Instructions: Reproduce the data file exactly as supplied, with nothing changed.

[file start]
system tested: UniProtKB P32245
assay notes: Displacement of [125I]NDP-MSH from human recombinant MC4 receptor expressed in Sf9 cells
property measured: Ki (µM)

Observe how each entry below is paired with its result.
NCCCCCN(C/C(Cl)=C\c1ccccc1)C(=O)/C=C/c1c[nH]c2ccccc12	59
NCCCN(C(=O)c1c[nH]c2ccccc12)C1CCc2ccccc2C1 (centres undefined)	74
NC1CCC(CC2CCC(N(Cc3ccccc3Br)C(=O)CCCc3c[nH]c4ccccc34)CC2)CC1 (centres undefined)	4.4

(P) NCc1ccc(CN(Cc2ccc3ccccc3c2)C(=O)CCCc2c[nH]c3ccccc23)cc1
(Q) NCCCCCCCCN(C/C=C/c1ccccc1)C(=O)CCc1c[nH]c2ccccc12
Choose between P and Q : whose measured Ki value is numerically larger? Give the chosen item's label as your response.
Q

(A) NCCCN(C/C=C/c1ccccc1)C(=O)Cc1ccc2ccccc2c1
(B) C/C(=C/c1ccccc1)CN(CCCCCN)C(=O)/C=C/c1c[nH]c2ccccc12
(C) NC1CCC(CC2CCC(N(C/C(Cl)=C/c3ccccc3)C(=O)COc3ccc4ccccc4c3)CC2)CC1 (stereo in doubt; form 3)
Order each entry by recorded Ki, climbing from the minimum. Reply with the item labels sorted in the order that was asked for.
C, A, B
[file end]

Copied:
system tested: UniProtKB P32245
assay notes: Displacement of [125I]NDP-MSH from human recombinant MC4 receptor expressed in Sf9 cells
property measured: Ki (µM)

Observe how each entry below is paired with its result.
NCCCCCN(C/C(Cl)=C\c1ccccc1)C(=O)/C=C/c1c[nH]c2ccccc12	59
NCCCN(C(=O)c1c[nH]c2ccccc12)C1CCc2ccccc2C1 (centres undefined)	74
NC1CCC(CC2CCC(N(Cc3ccccc3Br)C(=O)CCCc3c[nH]c4ccccc34)CC2)CC1 (centres undefined)	4.4

(P) NCc1ccc(CN(Cc2ccc3ccccc3c2)C(=O)CCCc2c[nH]c3ccccc23)cc1
(Q) NCCCCCCCCN(C/C=C/c1ccccc1)C(=O)CCc1c[nH]c2ccccc12
Choose between P and Q : whose measured Ki value is numerically larger? Give the chosen item's label as your response.
Q

(A) NCCCN(C/C=C/c1ccccc1)C(=O)Cc1ccc2ccccc2c1
(B) C/C(=C/c1ccccc1)CN(CCCCCN)C(=O)/C=C/c1c[nH]c2ccccc12
(C) NC1CCC(CC2CCC(N(C/C(Cl)=C/c3ccccc3)C(=O)COc3ccc4ccccc4c3)CC2)CC1 (stereo in doubt; form 3)
Order each entry by recorded Ki, climbing from the minimum. Reply with the item labels sorted in the order that was asked for.
C, A, B